When prominent politicians become associated with the target of a criminal probe, their usual strategy is to downplay the link. Donald Trump is oddly going the opposite route with Rudy Giuliani. His lawyer is facing apparently unresolved investigations that could plausibly lead to his prosecution, yet Trump decided to put him on television in prime time. From this perch, Giuliani denounced crime and what he called Democrats’ “pro-criminal, anti-police, socialist policies.”
In case you’ve forgotten about Rudy’s legal peril, it was the subject of extensive reporting last fall. Giuliani worked with two Russian-linked figures with a series of shady business ties to undertake a combination of business and political work in Ukraine. The two partners, Lev Parnas and Igor Fruman, have already been charged by federal authorities.
Giuliani has been reported as the subject of a federal investigation. Several, actually: an investigation by the U.S. Attorney in New York and the Department of Justice in Washington for his business dealings in Ukraine and an FBI counterintelligence investigation for his political relationship.
Trump let the Ukrainian government know Giuliani represented his interests in Ukraine. (Among other evidence, Trump told Ukraine’s president to speak to Rudy several times in their famous phone call.) Giuliani reportedly pursued hundreds of thousands of dollars in business deals with Ukrainian officials while operating in this capacity. It’s quite obviously corrupt on its face for an official to try to make business deals with a foreign government while also operating in a public capacity. If you’re a Ukrainian negotiating with Giuliani, you know perfectly well that if he walks away unhappy, your country’s relationship with its most powerful ally will be in jeopardy. There’s no such thing as a legitimate personal side deal with a representative of a powerful government you need to placate.
Parnas, Giuliani’s client, was paid for his work with Giuliani by Russian oligarch Dmytro Firtash, whom American reporters have described as a proxy agent for Vladimir Putin. Was Giuliani unaware of the source of the financing? Almost certainly not. Parnas, according to his lawyer, was instructed by Giuliani to approach Firtash and hire them as representatives to help resolve his legal problems with the Justice Department.
And that’s not all! This month, U.S. Intelligence cited Andriy Derkach, a pro-Russian Ukrainian, as a source of Russian interference in the 2020 elections. Giuliani has been working openly with Derkach.
So, in sum, Rudy’s previous partners have been arrested and charged with federal crimes, his current partner has been named by a published intelligence document as an ongoing threat to American elections, and he was reported, as of last fall, to be the subject of a wide-ranging investigation.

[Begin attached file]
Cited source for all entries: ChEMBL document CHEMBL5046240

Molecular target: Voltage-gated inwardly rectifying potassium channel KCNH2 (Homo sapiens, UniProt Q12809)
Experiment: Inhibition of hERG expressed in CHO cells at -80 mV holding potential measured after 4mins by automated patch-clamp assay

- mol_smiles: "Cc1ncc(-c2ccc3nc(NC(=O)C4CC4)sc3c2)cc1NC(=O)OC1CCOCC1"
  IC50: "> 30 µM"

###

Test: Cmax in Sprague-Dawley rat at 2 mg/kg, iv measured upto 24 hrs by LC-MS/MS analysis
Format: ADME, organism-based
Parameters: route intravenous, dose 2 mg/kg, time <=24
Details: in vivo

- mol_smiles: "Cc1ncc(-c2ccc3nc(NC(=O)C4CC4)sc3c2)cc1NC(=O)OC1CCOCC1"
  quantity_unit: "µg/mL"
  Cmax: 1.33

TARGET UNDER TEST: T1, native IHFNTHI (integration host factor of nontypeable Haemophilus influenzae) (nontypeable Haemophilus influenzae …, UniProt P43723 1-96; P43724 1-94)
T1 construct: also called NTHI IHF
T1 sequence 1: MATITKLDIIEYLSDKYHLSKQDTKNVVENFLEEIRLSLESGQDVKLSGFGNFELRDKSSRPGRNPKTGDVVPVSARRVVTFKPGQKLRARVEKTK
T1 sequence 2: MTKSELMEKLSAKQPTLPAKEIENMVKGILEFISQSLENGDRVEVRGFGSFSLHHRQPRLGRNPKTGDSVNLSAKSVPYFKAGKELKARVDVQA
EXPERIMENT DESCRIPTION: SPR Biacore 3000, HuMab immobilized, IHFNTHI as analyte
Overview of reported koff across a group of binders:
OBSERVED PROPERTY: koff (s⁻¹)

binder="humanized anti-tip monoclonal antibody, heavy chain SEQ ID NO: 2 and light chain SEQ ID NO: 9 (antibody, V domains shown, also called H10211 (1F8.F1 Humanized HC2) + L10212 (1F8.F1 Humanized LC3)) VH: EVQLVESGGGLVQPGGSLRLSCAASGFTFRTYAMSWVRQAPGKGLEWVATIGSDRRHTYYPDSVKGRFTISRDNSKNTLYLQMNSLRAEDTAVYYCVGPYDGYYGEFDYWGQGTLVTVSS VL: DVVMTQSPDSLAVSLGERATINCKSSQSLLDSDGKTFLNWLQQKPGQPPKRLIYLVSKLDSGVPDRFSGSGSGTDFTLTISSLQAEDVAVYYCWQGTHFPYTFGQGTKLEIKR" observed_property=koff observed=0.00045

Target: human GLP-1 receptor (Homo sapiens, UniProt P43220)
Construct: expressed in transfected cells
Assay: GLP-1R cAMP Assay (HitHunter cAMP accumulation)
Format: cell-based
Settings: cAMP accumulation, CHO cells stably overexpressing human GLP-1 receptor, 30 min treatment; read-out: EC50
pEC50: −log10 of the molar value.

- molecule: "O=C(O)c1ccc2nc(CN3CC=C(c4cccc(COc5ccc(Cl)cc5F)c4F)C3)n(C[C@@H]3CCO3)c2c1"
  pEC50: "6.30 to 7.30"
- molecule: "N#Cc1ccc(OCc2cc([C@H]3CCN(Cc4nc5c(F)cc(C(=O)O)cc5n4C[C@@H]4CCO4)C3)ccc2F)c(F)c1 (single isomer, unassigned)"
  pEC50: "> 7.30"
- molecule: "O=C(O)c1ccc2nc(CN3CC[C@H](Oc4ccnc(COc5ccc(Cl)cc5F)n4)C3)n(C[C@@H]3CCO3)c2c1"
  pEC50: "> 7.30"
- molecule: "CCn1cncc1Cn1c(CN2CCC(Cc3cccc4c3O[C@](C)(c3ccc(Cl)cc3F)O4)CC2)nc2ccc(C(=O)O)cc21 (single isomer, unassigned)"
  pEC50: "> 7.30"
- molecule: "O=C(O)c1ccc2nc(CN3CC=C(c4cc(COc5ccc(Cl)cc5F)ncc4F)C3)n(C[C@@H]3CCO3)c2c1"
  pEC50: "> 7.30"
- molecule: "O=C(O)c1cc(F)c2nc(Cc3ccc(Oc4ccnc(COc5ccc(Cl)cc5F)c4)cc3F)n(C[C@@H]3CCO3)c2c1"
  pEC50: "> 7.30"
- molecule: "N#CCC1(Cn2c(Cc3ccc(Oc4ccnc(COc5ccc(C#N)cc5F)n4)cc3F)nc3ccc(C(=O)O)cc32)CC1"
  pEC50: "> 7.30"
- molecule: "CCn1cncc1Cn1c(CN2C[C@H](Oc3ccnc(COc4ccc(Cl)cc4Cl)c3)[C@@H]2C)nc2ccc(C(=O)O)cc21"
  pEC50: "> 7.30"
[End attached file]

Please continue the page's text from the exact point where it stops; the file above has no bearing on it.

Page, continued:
Where that investigation stands, and where it will go, obviously remains to be seen. It’s possible investigators don’t find any evidence of crimes by Giuliani. It’s also possible they do, but Attorney General William Barr leans on them not to bring charges against Rudy (or at least to wait until after the election). Barr, of course, clumsily attempted to muscle the head of the office running this investigation out of his job last month. It is currently being run by his deputy.
So why has Trump decided to put a spotlight on his extremely vulnerable associate? Politico suggests Trump is just so loyal to his longtime friend. A New York Times feature suggests Trump continues to see Giuliani as “America’s Mayor,” bestriding the 9/11 rubble, rather than a potential felon.
Both those explanations could be true. Alternatively — or additionally — Trump might expect Barr to quash the case against Giuliani, at least before the election, so that he can display his Ukraine fixer as if it proves impeachment was a witch hunt. (See, if Rudy is brazenly showing off his confidence, could he have really committed any crimes on Trump’s behalf?)
It’s also possible Trump is deliberately raising Giuliani’s profile, so that Barr has a pretext not to let the department charge him with any crimes. DOJ policy discourages bringing charges that influence the election within 60 days of voting. Exactly who or what qualifies for this exemption is a matter of interpretation. But Trump and Giuliani might think that elevating Giuliani’s profile would make it easier for Barr to rule that he can’t be indicted. (Unless the DOJ moves very fast — the election is 68 days away.)
Whatever the reason, Giuliani’s appearance is confirmation of their shared belief that “law and order” has nothing to do with following the law and everything to do with maintaining a social order in which Trump and his buddies can operate with impunity.